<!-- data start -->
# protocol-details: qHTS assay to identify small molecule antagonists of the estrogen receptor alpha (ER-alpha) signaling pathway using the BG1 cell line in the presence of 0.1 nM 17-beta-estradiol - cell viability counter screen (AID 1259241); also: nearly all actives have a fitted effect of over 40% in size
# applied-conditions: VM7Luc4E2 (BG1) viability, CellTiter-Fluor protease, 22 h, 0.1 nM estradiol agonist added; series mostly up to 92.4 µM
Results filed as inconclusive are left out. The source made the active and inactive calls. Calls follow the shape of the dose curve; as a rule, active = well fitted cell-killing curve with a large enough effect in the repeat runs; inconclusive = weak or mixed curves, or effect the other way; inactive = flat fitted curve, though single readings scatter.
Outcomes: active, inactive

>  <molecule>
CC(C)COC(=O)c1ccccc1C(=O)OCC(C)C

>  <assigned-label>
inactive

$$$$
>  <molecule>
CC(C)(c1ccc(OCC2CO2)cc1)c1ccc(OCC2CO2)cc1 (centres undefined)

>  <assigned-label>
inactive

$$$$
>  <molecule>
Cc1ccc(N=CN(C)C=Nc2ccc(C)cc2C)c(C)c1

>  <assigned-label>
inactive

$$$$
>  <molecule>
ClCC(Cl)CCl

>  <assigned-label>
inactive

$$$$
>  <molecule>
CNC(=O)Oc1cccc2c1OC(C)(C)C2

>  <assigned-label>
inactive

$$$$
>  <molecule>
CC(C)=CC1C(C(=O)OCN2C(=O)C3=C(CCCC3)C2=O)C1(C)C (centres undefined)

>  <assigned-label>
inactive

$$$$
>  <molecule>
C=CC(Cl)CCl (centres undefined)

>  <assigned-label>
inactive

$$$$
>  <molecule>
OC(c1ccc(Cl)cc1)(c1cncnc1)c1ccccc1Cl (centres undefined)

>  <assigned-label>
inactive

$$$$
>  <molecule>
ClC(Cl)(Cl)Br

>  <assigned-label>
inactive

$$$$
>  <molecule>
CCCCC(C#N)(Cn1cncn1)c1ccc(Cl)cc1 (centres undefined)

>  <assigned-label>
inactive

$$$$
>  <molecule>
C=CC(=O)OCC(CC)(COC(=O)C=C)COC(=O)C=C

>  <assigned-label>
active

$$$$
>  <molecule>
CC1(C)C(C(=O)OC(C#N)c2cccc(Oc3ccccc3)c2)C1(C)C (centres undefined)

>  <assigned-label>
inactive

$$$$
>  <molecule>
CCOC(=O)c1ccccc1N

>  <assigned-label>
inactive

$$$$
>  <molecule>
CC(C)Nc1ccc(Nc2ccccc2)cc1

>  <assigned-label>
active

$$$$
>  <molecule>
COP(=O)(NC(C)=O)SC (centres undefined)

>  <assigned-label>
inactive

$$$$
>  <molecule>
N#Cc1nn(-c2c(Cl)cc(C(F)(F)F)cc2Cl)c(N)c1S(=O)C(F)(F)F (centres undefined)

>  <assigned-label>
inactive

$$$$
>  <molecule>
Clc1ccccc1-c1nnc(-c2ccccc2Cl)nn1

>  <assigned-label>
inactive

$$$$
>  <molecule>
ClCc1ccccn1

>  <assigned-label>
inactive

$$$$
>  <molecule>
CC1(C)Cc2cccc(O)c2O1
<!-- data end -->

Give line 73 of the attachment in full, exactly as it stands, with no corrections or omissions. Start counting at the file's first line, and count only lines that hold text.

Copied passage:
active